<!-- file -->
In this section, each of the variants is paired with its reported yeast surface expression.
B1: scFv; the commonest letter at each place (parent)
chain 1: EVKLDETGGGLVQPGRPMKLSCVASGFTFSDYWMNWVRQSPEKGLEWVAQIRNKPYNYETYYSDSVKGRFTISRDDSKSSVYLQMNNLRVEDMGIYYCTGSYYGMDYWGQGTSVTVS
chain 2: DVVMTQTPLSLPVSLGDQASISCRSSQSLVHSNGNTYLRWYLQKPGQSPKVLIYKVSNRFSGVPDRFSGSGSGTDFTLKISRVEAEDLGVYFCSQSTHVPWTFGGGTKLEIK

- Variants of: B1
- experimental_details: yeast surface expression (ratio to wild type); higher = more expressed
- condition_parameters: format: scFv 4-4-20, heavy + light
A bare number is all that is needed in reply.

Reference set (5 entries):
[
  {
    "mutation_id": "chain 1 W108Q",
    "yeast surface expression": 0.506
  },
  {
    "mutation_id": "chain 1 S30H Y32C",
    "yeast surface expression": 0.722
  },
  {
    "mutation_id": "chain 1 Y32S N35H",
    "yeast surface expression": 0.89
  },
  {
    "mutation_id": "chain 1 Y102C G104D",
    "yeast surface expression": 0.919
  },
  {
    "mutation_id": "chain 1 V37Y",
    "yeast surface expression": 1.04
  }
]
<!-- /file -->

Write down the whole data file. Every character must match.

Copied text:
In this section, each of the variants is paired with its reported yeast surface expression.
B1: scFv; the commonest letter at each place (parent)
chain 1: EVKLDETGGGLVQPGRPMKLSCVASGFTFSDYWMNWVRQSPEKGLEWVAQIRNKPYNYETYYSDSVKGRFTISRDDSKSSVYLQMNNLRVEDMGIYYCTGSYYGMDYWGQGTSVTVS
chain 2: DVVMTQTPLSLPVSLGDQASISCRSSQSLVHSNGNTYLRWYLQKPGQSPKVLIYKVSNRFSGVPDRFSGSGSGTDFTLKISRVEAEDLGVYFCSQSTHVPWTFGGGTKLEIK

- Variants of: B1
- experimental_details: yeast surface expression (ratio to wild type); higher = more expressed
- condition_parameters: format: scFv 4-4-20, heavy + light
A bare number is all that is needed in reply.

Reference set (5 entries):
[
  {
    "mutation_id": "chain 1 W108Q",
    "yeast surface expression": 0.506
  },
  {
    "mutation_id": "chain 1 S30H Y32C",
    "yeast surface expression": 0.722
  },
  {
    "mutation_id": "chain 1 Y32S N35H",
    "yeast surface expression": 0.89
  },
  {
    "mutation_id": "chain 1 Y102C G104D",
    "yeast surface expression": 0.919
  },
  {
    "mutation_id": "chain 1 V37Y",
    "yeast surface expression": 1.04
  }
]